Proof 1859 Coronet eagle tops set bidding

Eleven coins in 1859 Proof set realize $636,413
Published : 03/11/13
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Eleven coins from a set of Proof 1859 United States coins donated that year by Baltimore professor John Alexander to the Royal Mint Museum in London were auctioned March 6 and brought the U.S. equivalent of $636,413.

The prices realized from the sale conducted by Morton & Eden Ltd., in association with Sotheby’s, include a 20 percent buyer’s fee.

Topping the sale was the 1859 Coronet gold $10 eagle, graded Proof 65 Cameo by Professional Coin Grading Service. The coin brought £204,000 ($308,636 based on an exchange rate of $1.51 per British pound). The coin is one of an estimated eight to 12 pieces extant from 80 reported to have been struck.

The coin was purchased by Ira & Larry Goldberg Coins & Collectibles for an unidentified client, according to Morton & Eden.

The remaining 10 Proof coins, from cent to gold $5 half eagle, were won by Gallery Precious of Tokyo, according to Morton & Eden.

The prices realized for the 10 coins are:

➤ 1859 Indian Head cent, PCGS Proof 65, $3,994 (£2,640).

➤ 1859 silver 3-cent coin, PCGS Proof 63, $871 (£576).

➤ 1859 Seated Liberty half dime, PCGS Proof 64, $2,542 (£1,680).

➤ 1859 Seated Liberty dime, PCGS Proof 65, $2,904 (£1,920).

➤ 1859 Seated Liberty quarter dollar, PCGS Proof 64, $3,994 (£2,640).

➤ 1859 Seated Liberty half dollar, PCGS Proof 64, $4,720 (£3,120).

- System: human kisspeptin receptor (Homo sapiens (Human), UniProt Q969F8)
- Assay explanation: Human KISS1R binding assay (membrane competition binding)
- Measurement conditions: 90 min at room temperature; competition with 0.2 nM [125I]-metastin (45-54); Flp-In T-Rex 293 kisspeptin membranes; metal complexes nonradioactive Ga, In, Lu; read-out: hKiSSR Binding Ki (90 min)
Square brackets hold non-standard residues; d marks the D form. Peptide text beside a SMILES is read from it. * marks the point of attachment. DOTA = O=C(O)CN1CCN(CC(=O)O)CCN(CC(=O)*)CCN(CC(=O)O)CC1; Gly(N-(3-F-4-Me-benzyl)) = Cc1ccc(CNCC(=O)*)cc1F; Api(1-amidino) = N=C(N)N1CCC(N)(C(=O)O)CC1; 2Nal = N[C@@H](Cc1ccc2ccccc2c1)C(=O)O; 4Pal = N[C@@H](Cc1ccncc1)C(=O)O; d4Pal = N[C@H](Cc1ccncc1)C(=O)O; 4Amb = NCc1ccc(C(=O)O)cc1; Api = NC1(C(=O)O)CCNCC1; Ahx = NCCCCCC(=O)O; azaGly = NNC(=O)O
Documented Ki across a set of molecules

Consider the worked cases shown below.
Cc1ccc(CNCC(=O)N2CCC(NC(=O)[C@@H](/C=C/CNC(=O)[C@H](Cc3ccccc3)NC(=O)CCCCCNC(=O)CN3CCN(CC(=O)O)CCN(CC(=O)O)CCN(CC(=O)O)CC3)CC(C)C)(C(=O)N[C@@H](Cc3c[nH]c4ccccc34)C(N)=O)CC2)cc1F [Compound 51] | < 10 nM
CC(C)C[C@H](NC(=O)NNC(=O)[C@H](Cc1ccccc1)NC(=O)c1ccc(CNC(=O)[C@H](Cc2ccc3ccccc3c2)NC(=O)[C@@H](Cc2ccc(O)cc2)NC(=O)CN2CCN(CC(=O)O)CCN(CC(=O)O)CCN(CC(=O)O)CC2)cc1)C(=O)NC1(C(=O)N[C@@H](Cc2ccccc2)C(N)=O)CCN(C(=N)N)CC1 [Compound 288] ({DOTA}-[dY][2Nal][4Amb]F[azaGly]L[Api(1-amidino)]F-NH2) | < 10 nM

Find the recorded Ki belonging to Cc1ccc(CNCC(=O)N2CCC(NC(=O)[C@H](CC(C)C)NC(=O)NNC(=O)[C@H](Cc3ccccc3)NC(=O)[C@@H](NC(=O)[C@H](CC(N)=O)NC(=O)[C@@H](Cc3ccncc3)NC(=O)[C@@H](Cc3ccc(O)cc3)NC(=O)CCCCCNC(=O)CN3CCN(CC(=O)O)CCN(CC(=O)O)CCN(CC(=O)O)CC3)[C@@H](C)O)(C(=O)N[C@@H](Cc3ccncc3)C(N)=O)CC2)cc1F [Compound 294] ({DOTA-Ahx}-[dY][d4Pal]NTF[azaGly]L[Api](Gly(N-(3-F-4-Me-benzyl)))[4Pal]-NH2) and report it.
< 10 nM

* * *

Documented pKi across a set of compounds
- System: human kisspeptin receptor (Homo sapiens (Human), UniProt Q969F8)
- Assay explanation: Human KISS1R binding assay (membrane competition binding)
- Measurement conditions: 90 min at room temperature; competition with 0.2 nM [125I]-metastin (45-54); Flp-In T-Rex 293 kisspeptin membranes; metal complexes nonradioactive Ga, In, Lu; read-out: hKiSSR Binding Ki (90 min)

➤ 1859 Seated Liberty dollar, PCGS Proof 64, $11,800 (£7,800).

➤ 1859 Indian Head gold dollar, PCGS Proof 64 Cameo, $27,232 (£18,000).

➤ 1859 Coronet $2.50 quarter eagle, PCGS Proof 65 Cameo, $111,956 (£74,400).

➤ 1859 Coronet $5 half eagle, PCGS Proof 65+ Cameo, $159,764 (£105,600).

Alexander, a proponent of a uniform world currency, was about to become the director of the Philadelphia Mint at the time of his death in 1867. Alexander, whose proposals for the “Unification of Coinage” were first considered by Congress in 1855, had been appointed in 1857 as the U.S. delegate to the British Commission on Decimalized Coinage.

Alexander’s 1859 donation to the Royal Mint Museum did not include examples of the Proof 1859 Coronet $20 double eagle.

The museum retains 12 coins from the original 24-coin donation; the retained coins include a Proof 1859 Indian Head gold $3 coin. A second Proof 1859 gold $3 coin was recorded as part of the collection until October 1933, according to Royal Mint Museum officials.

The museum’s trustees approved deaccessioning the 11 coins to help finance future acquisitions for the museum’s collection. ■

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